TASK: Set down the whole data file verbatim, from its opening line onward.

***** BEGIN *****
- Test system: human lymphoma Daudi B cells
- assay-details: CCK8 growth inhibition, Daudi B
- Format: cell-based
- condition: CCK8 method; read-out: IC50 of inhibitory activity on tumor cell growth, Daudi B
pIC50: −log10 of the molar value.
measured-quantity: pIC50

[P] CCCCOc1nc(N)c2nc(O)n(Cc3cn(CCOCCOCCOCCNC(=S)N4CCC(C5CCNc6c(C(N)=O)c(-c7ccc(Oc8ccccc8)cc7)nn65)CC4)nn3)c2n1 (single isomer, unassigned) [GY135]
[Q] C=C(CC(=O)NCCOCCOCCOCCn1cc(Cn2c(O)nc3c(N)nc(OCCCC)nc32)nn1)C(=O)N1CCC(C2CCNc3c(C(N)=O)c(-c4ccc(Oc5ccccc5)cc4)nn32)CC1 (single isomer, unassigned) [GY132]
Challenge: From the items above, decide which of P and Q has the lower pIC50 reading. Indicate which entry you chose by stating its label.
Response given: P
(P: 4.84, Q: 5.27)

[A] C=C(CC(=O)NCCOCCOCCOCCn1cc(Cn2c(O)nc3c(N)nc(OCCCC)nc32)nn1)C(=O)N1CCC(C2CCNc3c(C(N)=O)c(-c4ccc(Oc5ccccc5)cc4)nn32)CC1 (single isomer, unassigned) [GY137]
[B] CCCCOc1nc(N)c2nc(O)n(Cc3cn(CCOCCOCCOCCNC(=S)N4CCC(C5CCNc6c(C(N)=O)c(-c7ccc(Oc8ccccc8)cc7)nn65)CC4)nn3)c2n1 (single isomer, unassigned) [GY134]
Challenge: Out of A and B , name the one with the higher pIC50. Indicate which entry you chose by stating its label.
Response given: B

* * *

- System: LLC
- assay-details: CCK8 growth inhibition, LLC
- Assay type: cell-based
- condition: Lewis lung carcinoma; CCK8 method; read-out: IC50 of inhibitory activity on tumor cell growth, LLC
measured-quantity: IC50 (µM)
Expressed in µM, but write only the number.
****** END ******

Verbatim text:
- Test system: human lymphoma Daudi B cells
- assay-details: CCK8 growth inhibition, Daudi B
- Format: cell-based
- condition: CCK8 method; read-out: IC50 of inhibitory activity on tumor cell growth, Daudi B
pIC50: −log10 of the molar value.
measured-quantity: pIC50

[P] CCCCOc1nc(N)c2nc(O)n(Cc3cn(CCOCCOCCOCCNC(=S)N4CCC(C5CCNc6c(C(N)=O)c(-c7ccc(Oc8ccccc8)cc7)nn65)CC4)nn3)c2n1 (single isomer, unassigned) [GY135]
[Q] C=C(CC(=O)NCCOCCOCCOCCn1cc(Cn2c(O)nc3c(N)nc(OCCCC)nc32)nn1)C(=O)N1CCC(C2CCNc3c(C(N)=O)c(-c4ccc(Oc5ccccc5)cc4)nn32)CC1 (single isomer, unassigned) [GY132]
Challenge: From the items above, decide which of P and Q has the lower pIC50 reading. Indicate which entry you chose by stating its label.
Response given: P
(P: 4.84, Q: 5.27)

[A] C=C(CC(=O)NCCOCCOCCOCCn1cc(Cn2c(O)nc3c(N)nc(OCCCC)nc32)nn1)C(=O)N1CCC(C2CCNc3c(C(N)=O)c(-c4ccc(Oc5ccccc5)cc4)nn32)CC1 (single isomer, unassigned) [GY137]
[B] CCCCOc1nc(N)c2nc(O)n(Cc3cn(CCOCCOCCOCCNC(=S)N4CCC(C5CCNc6c(C(N)=O)c(-c7ccc(Oc8ccccc8)cc7)nn65)CC4)nn3)c2n1 (single isomer, unassigned) [GY134]
Challenge: Out of A and B , name the one with the higher pIC50. Indicate which entry you chose by stating its label.
Response given: B

* * *

- System: LLC
- assay-details: CCK8 growth inhibition, LLC
- Assay type: cell-based
- condition: Lewis lung carcinoma; CCK8 method; read-out: IC50 of inhibitory activity on tumor cell growth, LLC
measured-quantity: IC50 (µM)
Expressed in µM, but write only the number.